Photo: Isaac Villegas, pastor of Chapel Hill (N.C.) Mennonite Fellowship and Megan Ramer, pastor of Seattle Mennonite Church, serve communion together at a June 5 worship service celebrating Villegas’s 10 years of ministry.
“We stand with Isaac, and we think you should, too.”
These words, sung by a group of children as an added verse in a rendition of “Do Lord, Oh Do Lord, Oh Do Remember Me,” set the tone for a June 5 worship service and celebration at Chapel Hill (N.C.) Mennonite Fellowship. Eleven days after his credentials were suspended for performing a same-sex wedding ceremony, the congregation reaffirmed Isaac Villegas as its pastor and celebrated his 10 years of ministry with the congregation.
The service included a liturgy of thanksgiving and blessing, read by representatives from the congregation as well as Duke Divinity School, the North Carolina Council of Churches and Raleigh Mennonite Church, a neighboring Virginia Mennonite Conference congregation, said, “We gather to give thanks for the presence, gifts and life of our brother and pastor, Isaac, as we celebrate his 10 years of ministry among us. We reaffirm his call to our congregation and his place within this community as our pastor.”
Megan Ramer, pastor of Seattle Mennonite Church, preached a sermon centered on the story of Jesus raising the widow’s son in Luke 7. She described Jesus stepping into a funeral procession and moving “toward suffering,” as an act of compassion, a word that “seems like a noun, but behaves like an active verb.”
Ramer also acknowledged the grief present in the congregation and denomination and celebrated the ways she observes the congregation “embodying Christ’s compassion,” including participation in prison ministry, participation in protests of North Carolina’s House Bill 2, Villegas running in the Palestinian Marathon in Bethlehem to raise money for Mennonite Central Committee work in the Israel-Palestine region, and blessing “the love and covenanting of two women in your congregation.”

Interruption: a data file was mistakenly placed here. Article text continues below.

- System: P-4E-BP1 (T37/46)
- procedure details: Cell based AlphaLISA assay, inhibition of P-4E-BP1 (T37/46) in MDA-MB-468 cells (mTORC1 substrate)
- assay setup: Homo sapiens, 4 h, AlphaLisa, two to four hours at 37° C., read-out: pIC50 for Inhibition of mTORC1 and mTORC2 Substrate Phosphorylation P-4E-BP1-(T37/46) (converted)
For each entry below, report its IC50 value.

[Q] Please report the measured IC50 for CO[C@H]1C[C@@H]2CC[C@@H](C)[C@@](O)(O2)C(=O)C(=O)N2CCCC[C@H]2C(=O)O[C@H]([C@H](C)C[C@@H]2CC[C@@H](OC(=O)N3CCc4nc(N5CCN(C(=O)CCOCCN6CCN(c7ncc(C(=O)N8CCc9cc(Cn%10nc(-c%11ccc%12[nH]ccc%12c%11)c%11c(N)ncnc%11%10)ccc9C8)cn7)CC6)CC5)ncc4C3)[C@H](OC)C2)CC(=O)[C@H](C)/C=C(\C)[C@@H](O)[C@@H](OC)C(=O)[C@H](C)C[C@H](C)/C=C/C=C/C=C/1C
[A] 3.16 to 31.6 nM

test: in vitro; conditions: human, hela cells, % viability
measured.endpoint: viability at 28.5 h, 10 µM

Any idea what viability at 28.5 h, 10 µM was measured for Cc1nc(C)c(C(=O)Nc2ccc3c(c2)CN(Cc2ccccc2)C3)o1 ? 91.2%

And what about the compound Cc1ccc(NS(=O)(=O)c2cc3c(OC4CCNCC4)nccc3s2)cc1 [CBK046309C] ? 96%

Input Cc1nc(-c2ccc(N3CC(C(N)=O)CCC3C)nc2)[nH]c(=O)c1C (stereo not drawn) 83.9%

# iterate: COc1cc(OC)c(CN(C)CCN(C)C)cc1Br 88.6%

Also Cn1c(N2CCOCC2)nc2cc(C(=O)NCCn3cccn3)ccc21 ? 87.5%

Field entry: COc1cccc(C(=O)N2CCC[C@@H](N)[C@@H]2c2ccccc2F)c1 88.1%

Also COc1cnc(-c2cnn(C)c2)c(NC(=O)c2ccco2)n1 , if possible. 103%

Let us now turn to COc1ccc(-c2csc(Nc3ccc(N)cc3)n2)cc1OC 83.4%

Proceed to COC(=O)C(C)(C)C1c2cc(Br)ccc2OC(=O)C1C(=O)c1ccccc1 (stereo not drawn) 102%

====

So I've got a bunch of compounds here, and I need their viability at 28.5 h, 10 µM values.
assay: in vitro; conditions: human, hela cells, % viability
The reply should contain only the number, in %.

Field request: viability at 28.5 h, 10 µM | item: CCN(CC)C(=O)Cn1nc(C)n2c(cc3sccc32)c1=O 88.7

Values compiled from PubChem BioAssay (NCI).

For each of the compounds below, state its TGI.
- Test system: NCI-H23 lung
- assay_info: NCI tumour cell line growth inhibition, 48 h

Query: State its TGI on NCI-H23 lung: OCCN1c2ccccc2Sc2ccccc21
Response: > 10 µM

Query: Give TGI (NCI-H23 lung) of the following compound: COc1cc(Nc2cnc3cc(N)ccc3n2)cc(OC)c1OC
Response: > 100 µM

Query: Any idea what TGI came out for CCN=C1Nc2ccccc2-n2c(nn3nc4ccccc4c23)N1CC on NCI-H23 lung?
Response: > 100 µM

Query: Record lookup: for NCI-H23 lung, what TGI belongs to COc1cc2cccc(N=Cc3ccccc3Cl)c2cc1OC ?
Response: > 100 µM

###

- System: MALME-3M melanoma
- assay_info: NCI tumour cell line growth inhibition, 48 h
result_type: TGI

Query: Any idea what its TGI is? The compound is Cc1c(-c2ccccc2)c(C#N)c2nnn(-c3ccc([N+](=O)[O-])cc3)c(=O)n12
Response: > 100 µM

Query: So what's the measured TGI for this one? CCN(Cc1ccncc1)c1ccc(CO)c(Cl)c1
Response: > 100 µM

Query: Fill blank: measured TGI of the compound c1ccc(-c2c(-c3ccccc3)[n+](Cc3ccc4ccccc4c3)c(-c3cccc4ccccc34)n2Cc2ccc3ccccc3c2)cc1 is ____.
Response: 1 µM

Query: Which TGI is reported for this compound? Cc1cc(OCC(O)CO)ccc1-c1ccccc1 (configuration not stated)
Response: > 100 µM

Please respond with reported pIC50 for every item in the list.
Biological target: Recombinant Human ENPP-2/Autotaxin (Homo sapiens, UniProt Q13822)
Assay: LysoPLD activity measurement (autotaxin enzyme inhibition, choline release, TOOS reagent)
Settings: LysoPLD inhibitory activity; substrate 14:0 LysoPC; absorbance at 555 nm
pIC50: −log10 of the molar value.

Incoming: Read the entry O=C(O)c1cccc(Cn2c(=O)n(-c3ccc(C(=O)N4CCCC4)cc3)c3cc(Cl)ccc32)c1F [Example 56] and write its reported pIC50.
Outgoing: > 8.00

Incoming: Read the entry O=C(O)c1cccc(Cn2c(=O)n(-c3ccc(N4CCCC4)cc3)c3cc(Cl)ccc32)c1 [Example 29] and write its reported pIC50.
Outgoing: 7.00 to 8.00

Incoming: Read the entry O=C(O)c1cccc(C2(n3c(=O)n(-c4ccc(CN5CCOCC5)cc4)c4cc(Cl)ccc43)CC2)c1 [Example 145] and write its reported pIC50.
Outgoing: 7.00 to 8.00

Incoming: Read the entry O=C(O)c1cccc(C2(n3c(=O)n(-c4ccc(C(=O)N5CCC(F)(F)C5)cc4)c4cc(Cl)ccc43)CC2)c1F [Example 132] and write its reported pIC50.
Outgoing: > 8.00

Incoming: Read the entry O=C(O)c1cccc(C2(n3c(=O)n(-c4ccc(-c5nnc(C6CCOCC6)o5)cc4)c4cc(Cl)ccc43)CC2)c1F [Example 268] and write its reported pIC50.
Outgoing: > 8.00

“Life has risen up here,” she said. “I am here to bear witness to that, to testify to seeing Christ in you, Isaac, and to seeing Christ in you, Chapel Hill Mennonite Fellowship.”
Following the sermon, during a time of sharing, representatives from two additional Virginia Mennonite Conference congregations, Community Mennonite Church in Harrisonburg, Virginia, and Raleigh Mennonite Church, offered words of support. Dayna Olson-Getty, pastor at Community Mennonite, offered words of affirmation and said, “We are standing with you.”
Kate Dembinski, one of the two women Villegas married on May 21, shared her gratefulness to the
congregation for allowing Villegas to perform the wedding ceremony. “Both of us have profoundly deep wounds from the church,” she said, “and it has been so restorative to speak with you about what marriage means and to be married by Isaac. Him marrying us was a miracle…and so transformational for our relationship with church and one another.”
After the litany of thanksgiving and blessing, Villegas served the congregation Communion with bread he baked that day. After the service, attendees shared a meal, accompanied by a soundtrack of love songs compiled by Villegas as a thank you and expression of love for congregational members.
In response to the suspension, two CHMF members launched an online social media campaign, We Stand with Isaac. To date, 10 other MC USA congregations across the country have tweeted or instagrammed their support for Villegas.
A long process
On May 25, Virginia Mennonite Conference (VMC) leaders confirmed via email that Villegas’s credentials had been suspended, in keeping with a 2013 conference policy. This is the first time the 2013 VMC policy regarding credentialed leaders who perform same-sex covenant ceremonies has been used. Suspension means that all “ministerial privileges” granted by the conference are put on hold, including the ability to serve as a delegate at VMC assemblies. In addition, should Villegas ever hope to pursue employment beyond VMC, MC USA would not be able to process his ministerial leadership information form (MLI), the application that all pastors seeking congregational assignments must complete. And, according to the MC USA ministerial handbook, A Shared Understanding of Church Leadership, credentials cannot be transferred from conference to conference unless they are in good standing (with a status of active, inactive, or retired).